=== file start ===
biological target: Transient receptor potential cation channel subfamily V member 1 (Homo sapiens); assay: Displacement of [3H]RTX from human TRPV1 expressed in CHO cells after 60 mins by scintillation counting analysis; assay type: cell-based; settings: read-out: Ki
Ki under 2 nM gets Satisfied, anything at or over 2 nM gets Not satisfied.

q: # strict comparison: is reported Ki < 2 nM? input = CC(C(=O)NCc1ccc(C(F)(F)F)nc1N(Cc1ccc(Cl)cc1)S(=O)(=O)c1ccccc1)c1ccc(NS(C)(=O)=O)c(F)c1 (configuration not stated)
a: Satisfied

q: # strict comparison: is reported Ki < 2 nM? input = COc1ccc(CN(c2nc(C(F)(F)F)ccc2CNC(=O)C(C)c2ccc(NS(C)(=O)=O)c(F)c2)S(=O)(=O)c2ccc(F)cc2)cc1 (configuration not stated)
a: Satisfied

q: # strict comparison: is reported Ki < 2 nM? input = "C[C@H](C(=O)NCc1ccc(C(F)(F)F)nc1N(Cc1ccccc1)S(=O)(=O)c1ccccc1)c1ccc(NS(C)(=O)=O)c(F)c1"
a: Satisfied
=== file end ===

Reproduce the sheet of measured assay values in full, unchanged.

biological target: Transient receptor potential cation channel subfamily V member 1 (Homo sapiens); assay: Displacement of [3H]RTX from human TRPV1 expressed in CHO cells after 60 mins by scintillation counting analysis; assay type: cell-based; settings: read-out: Ki
Ki under 2 nM gets Satisfied, anything at or over 2 nM gets Not satisfied.

q: # strict comparison: is reported Ki < 2 nM? input = CC(C(=O)NCc1ccc(C(F)(F)F)nc1N(Cc1ccc(Cl)cc1)S(=O)(=O)c1ccccc1)c1ccc(NS(C)(=O)=O)c(F)c1 (configuration not stated)
a: Satisfied

q: # strict comparison: is reported Ki < 2 nM? input = COc1ccc(CN(c2nc(C(F)(F)F)ccc2CNC(=O)C(C)c2ccc(NS(C)(=O)=O)c(F)c2)S(=O)(=O)c2ccc(F)cc2)cc1 (configuration not stated)
a: Satisfied

q: # strict comparison: is reported Ki < 2 nM? input = "C[C@H](C(=O)NCc1ccc(C(F)(F)F)nc1N(Cc1ccccc1)S(=O)(=O)c1ccccc1)c1ccc(NS(C)(=O)=O)c(F)c1"
a: Satisfied